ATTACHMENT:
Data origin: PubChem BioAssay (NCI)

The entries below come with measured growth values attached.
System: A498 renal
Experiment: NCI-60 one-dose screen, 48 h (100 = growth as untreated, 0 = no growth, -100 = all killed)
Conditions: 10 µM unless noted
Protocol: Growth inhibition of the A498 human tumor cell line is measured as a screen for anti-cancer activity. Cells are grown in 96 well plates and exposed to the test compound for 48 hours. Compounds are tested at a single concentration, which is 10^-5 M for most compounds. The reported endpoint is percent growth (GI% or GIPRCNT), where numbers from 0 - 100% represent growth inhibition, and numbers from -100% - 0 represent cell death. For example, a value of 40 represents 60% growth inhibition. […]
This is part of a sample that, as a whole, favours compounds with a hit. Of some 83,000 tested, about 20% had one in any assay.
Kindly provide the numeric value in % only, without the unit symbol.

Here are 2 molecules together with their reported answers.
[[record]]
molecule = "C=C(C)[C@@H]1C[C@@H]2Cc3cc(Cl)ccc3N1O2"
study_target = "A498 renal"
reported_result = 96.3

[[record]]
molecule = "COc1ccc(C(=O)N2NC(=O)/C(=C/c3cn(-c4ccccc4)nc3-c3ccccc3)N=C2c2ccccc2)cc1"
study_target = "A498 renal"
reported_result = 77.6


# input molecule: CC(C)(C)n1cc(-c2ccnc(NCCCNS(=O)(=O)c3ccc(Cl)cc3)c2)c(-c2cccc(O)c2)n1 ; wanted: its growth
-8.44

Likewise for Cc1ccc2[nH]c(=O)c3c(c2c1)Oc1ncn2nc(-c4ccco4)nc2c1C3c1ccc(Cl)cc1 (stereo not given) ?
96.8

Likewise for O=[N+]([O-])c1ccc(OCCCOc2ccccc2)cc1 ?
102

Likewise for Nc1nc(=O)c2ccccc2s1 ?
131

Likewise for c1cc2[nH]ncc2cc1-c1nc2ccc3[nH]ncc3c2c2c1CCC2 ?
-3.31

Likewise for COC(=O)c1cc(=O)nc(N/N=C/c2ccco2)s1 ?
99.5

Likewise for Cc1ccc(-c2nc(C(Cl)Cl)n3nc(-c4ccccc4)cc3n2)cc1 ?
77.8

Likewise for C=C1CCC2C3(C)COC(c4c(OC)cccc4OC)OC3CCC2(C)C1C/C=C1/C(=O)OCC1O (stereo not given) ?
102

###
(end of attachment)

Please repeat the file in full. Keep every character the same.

Data origin: PubChem BioAssay (NCI)

The entries below come with measured growth values attached.
System: A498 renal
Experiment: NCI-60 one-dose screen, 48 h (100 = growth as untreated, 0 = no growth, -100 = all killed)
Conditions: 10 µM unless noted
Protocol: Growth inhibition of the A498 human tumor cell line is measured as a screen for anti-cancer activity. Cells are grown in 96 well plates and exposed to the test compound for 48 hours. Compounds are tested at a single concentration, which is 10^-5 M for most compounds. The reported endpoint is percent growth (GI% or GIPRCNT), where numbers from 0 - 100% represent growth inhibition, and numbers from -100% - 0 represent cell death. For example, a value of 40 represents 60% growth inhibition. […]
This is part of a sample that, as a whole, favours compounds with a hit. Of some 83,000 tested, about 20% had one in any assay.
Kindly provide the numeric value in % only, without the unit symbol.

Here are 2 molecules together with their reported answers.
[[record]]
molecule = "C=C(C)[C@@H]1C[C@@H]2Cc3cc(Cl)ccc3N1O2"
study_target = "A498 renal"
reported_result = 96.3

[[record]]
molecule = "COc1ccc(C(=O)N2NC(=O)/C(=C/c3cn(-c4ccccc4)nc3-c3ccccc3)N=C2c2ccccc2)cc1"
study_target = "A498 renal"
reported_result = 77.6


# input molecule: CC(C)(C)n1cc(-c2ccnc(NCCCNS(=O)(=O)c3ccc(Cl)cc3)c2)c(-c2cccc(O)c2)n1 ; wanted: its growth
-8.44

Likewise for Cc1ccc2[nH]c(=O)c3c(c2c1)Oc1ncn2nc(-c4ccco4)nc2c1C3c1ccc(Cl)cc1 (stereo not given) ?
96.8

Likewise for O=[N+]([O-])c1ccc(OCCCOc2ccccc2)cc1 ?
102

Likewise for Nc1nc(=O)c2ccccc2s1 ?
131

Likewise for c1cc2[nH]ncc2cc1-c1nc2ccc3[nH]ncc3c2c2c1CCC2 ?
-3.31

Likewise for COC(=O)c1cc(=O)nc(N/N=C/c2ccco2)s1 ?
99.5

Likewise for Cc1ccc(-c2nc(C(Cl)Cl)n3nc(-c4ccccc4)cc3n2)cc1 ?
77.8

Likewise for C=C1CCC2C3(C)COC(c4c(OC)cccc4OC)OC3CCC2(C)C1C/C=C1/C(=O)OCC1O (stereo not given) ?
102

###